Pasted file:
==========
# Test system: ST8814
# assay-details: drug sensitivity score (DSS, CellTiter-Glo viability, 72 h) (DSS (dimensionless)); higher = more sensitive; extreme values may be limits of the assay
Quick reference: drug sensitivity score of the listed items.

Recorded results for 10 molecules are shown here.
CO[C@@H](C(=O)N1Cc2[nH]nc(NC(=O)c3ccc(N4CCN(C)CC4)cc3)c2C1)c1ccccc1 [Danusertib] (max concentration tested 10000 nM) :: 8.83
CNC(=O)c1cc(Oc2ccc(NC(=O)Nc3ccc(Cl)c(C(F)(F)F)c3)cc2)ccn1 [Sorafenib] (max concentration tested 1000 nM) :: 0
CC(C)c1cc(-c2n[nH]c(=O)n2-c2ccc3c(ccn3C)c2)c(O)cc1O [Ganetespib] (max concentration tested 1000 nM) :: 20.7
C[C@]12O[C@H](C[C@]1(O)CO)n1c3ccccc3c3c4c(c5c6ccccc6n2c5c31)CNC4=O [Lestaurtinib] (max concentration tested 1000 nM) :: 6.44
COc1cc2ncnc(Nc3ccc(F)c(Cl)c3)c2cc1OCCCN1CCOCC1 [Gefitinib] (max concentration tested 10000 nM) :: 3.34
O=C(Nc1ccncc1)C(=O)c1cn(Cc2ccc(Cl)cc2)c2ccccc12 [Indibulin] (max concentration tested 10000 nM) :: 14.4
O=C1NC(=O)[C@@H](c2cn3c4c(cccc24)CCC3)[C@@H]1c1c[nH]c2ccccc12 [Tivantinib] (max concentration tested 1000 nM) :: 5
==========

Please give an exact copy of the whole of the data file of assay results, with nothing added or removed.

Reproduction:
# Test system: ST8814
# assay-details: drug sensitivity score (DSS, CellTiter-Glo viability, 72 h) (DSS (dimensionless)); higher = more sensitive; extreme values may be limits of the assay
Quick reference: drug sensitivity score of the listed items.

Recorded results for 10 molecules are shown here.
CO[C@@H](C(=O)N1Cc2[nH]nc(NC(=O)c3ccc(N4CCN(C)CC4)cc3)c2C1)c1ccccc1 [Danusertib] (max concentration tested 10000 nM) :: 8.83
CNC(=O)c1cc(Oc2ccc(NC(=O)Nc3ccc(Cl)c(C(F)(F)F)c3)cc2)ccn1 [Sorafenib] (max concentration tested 1000 nM) :: 0
CC(C)c1cc(-c2n[nH]c(=O)n2-c2ccc3c(ccn3C)c2)c(O)cc1O [Ganetespib] (max concentration tested 1000 nM) :: 20.7
C[C@]12O[C@H](C[C@]1(O)CO)n1c3ccccc3c3c4c(c5c6ccccc6n2c5c31)CNC4=O [Lestaurtinib] (max concentration tested 1000 nM) :: 6.44
COc1cc2ncnc(Nc3ccc(F)c(Cl)c3)c2cc1OCCCN1CCOCC1 [Gefitinib] (max concentration tested 10000 nM) :: 3.34
O=C(Nc1ccncc1)C(=O)c1cn(Cc2ccc(Cl)cc2)c2ccccc12 [Indibulin] (max concentration tested 10000 nM) :: 14.4
O=C1NC(=O)[C@@H](c2cn3c4c(cccc24)CCC3)[C@@H]1c1c[nH]c2ccccc12 [Tivantinib] (max concentration tested 1000 nM) :: 5